"That's a great deal to make one word mean," Alice said in a thoughtful tone. "When I make a word do a lot of work like that," said Humpty Dumpty, "I always pay it extra."

Sunday, 4 January 2009


The mantel or mantelpiece, also known as a chimneypiece, either originated in medieval times as a simple hood that projected over a grate to catch the smoke or as a shelf with hooks upon which one hung one’s wet mantle or cloak. Nowadays the term has evolved to include the decorative framework around the fireplace, and can include an elaborate designs extending right up to the ceiling.


  1. This one is great...we just learned the proper meaning of a "mantle". I love this learning adventure and you sharing words like this, it's fun.

    We never knew that there were special hooks for placing your mantle/coat on...neato.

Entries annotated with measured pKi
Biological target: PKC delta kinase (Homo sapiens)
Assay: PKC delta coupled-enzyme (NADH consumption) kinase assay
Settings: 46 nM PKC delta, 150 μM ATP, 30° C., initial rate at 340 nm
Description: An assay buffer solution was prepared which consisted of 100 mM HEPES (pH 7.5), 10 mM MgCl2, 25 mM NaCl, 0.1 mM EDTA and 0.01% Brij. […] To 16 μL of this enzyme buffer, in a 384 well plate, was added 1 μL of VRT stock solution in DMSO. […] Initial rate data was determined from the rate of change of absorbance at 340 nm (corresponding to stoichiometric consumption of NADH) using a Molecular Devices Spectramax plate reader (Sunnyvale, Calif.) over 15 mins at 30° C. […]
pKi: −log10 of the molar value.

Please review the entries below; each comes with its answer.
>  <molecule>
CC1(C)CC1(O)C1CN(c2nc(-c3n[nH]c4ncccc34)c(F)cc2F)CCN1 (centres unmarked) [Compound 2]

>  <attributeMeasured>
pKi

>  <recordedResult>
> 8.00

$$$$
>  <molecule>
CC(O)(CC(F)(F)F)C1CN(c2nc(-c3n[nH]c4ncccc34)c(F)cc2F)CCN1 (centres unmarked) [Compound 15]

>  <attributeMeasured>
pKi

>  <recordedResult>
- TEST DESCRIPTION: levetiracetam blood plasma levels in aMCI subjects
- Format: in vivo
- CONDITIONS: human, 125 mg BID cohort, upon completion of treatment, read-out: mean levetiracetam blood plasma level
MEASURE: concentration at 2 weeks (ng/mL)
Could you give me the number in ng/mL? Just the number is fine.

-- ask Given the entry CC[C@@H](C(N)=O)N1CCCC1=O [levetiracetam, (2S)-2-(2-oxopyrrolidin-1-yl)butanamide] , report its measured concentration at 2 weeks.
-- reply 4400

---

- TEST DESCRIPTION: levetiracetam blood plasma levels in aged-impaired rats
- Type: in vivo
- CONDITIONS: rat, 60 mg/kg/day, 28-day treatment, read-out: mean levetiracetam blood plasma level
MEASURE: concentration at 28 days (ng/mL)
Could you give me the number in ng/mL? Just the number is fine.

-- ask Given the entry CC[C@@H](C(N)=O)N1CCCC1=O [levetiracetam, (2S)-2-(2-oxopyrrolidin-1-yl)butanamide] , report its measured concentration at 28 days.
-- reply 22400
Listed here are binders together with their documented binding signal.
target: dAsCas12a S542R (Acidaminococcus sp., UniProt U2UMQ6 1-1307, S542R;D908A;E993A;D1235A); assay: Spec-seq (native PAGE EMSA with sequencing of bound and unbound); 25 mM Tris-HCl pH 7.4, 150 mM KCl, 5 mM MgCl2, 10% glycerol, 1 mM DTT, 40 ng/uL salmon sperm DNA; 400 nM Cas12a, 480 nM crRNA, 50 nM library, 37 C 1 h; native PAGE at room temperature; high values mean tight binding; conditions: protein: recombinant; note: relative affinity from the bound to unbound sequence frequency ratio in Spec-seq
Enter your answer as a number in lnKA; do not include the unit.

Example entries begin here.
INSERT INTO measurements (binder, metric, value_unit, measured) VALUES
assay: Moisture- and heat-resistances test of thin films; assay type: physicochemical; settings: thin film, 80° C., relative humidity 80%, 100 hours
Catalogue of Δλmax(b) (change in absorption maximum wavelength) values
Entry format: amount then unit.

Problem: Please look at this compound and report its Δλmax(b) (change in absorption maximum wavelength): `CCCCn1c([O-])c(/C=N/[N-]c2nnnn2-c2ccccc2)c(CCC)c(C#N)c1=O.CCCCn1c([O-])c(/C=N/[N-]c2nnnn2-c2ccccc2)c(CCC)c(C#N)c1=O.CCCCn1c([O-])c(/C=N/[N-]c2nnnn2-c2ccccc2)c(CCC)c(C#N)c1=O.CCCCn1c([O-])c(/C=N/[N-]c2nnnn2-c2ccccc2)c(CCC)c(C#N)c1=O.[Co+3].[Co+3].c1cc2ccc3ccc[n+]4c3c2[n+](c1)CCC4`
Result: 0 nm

smiles :o)

  2. I thought they were invented so that you had somewhere to put your christmas cards.

  3. Not originally - it was to put your brass candlesticks at either end and your clock in the middle. Christmas cards came later.

  4. Candlesticks? Too posh fo us working class Scots. Wally dugs were all the rage for a while. One wally dug at each end and the clock in the middle. Now that I recognise.

  5. Wally dug - new expression for me. According to a dictionary it is Scots for a china dog. Was that to match the three plaster ducks flying across the wall, I wonder?